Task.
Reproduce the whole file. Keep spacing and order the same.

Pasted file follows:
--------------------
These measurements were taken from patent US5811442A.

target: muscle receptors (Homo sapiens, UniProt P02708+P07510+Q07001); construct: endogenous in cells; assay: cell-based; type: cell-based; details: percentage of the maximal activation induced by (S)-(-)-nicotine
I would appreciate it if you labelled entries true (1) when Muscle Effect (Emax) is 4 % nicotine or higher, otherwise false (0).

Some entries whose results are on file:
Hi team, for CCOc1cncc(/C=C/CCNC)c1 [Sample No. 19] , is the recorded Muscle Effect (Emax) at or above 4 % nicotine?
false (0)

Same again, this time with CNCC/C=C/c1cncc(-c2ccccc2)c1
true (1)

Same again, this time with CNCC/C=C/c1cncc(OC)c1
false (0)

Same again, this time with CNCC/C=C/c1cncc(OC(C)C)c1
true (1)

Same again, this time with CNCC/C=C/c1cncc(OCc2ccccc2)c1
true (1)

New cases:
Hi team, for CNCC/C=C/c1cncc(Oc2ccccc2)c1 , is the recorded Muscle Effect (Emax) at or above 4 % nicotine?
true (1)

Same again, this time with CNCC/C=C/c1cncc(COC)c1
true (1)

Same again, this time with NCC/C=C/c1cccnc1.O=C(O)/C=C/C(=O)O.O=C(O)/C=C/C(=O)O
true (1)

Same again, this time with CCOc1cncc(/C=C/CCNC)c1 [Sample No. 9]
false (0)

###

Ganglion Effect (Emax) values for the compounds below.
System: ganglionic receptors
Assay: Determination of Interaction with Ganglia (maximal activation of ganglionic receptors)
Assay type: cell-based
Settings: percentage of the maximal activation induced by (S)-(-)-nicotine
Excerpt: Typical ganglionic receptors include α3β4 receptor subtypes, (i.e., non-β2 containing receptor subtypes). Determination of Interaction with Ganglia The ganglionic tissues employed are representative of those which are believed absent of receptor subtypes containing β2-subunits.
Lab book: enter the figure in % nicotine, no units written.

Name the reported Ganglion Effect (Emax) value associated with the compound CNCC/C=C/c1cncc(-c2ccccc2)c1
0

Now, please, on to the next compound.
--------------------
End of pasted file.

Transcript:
These measurements were taken from patent US5811442A.

target: muscle receptors (Homo sapiens, UniProt P02708+P07510+Q07001); construct: endogenous in cells; assay: cell-based; type: cell-based; details: percentage of the maximal activation induced by (S)-(-)-nicotine
I would appreciate it if you labelled entries true (1) when Muscle Effect (Emax) is 4 % nicotine or higher, otherwise false (0).

Some entries whose results are on file:
Hi team, for CCOc1cncc(/C=C/CCNC)c1 [Sample No. 19] , is the recorded Muscle Effect (Emax) at or above 4 % nicotine?
false (0)

Same again, this time with CNCC/C=C/c1cncc(-c2ccccc2)c1
true (1)

Same again, this time with CNCC/C=C/c1cncc(OC)c1
false (0)

Same again, this time with CNCC/C=C/c1cncc(OC(C)C)c1
true (1)

Same again, this time with CNCC/C=C/c1cncc(OCc2ccccc2)c1
true (1)

New cases:
Hi team, for CNCC/C=C/c1cncc(Oc2ccccc2)c1 , is the recorded Muscle Effect (Emax) at or above 4 % nicotine?
true (1)

Same again, this time with CNCC/C=C/c1cncc(COC)c1
true (1)

Same again, this time with NCC/C=C/c1cccnc1.O=C(O)/C=C/C(=O)O.O=C(O)/C=C/C(=O)O
true (1)

Same again, this time with CCOc1cncc(/C=C/CCNC)c1 [Sample No. 9]
false (0)

###

Ganglion Effect (Emax) values for the compounds below.
System: ganglionic receptors
Assay: Determination of Interaction with Ganglia (maximal activation of ganglionic receptors)
Assay type: cell-based
Settings: percentage of the maximal activation induced by (S)-(-)-nicotine
Excerpt: Typical ganglionic receptors include α3β4 receptor subtypes, (i.e., non-β2 containing receptor subtypes). Determination of Interaction with Ganglia The ganglionic tissues employed are representative of those which are believed absent of receptor subtypes containing β2-subunits.
Lab book: enter the figure in % nicotine, no units written.

Name the reported Ganglion Effect (Emax) value associated with the compound CNCC/C=C/c1cncc(-c2ccccc2)c1
0

Now, please, on to the next compound.